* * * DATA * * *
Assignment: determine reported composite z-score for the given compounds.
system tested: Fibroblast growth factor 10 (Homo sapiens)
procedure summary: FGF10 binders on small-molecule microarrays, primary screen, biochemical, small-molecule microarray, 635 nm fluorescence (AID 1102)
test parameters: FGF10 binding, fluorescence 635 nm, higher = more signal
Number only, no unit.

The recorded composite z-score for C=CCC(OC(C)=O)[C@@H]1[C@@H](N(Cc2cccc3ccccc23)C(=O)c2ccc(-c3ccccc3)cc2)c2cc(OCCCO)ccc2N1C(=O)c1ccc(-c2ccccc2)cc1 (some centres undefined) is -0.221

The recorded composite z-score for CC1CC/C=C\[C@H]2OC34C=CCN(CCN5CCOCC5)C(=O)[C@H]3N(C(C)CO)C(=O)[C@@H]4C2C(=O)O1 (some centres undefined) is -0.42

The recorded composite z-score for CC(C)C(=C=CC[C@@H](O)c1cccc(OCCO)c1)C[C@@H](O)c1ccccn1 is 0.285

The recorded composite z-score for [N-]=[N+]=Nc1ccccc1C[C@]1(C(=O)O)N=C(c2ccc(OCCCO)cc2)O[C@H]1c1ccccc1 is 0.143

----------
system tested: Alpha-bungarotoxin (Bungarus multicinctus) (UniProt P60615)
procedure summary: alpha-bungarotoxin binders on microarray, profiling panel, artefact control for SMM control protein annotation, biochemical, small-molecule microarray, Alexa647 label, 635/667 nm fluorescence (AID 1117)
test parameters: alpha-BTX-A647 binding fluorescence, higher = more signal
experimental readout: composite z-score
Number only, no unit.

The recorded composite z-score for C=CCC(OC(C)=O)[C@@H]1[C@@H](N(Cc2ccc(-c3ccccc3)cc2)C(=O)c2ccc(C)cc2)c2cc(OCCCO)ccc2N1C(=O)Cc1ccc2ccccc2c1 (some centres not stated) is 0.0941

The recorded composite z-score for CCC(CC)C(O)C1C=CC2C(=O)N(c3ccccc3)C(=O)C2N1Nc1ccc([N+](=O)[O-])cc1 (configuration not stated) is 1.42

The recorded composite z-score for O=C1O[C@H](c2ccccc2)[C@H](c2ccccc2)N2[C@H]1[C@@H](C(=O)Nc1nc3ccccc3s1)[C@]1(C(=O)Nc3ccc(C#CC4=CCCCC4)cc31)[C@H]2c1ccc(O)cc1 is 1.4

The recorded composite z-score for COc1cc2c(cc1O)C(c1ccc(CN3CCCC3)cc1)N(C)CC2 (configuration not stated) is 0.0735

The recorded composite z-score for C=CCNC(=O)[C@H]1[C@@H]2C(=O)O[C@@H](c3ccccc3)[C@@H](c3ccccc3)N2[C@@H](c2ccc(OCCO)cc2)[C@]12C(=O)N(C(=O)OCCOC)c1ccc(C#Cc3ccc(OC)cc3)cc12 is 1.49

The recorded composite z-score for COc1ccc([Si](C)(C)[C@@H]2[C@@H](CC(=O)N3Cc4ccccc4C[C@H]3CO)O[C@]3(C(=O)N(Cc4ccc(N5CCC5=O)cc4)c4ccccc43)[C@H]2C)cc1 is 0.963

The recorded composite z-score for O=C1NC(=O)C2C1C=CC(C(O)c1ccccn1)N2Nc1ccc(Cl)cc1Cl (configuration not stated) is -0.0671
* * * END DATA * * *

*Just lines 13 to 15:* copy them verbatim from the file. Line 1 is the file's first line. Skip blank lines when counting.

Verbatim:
test parameters: alpha-BTX-A647 binding fluorescence, higher = more signal
experimental readout: composite z-score
Number only, no unit.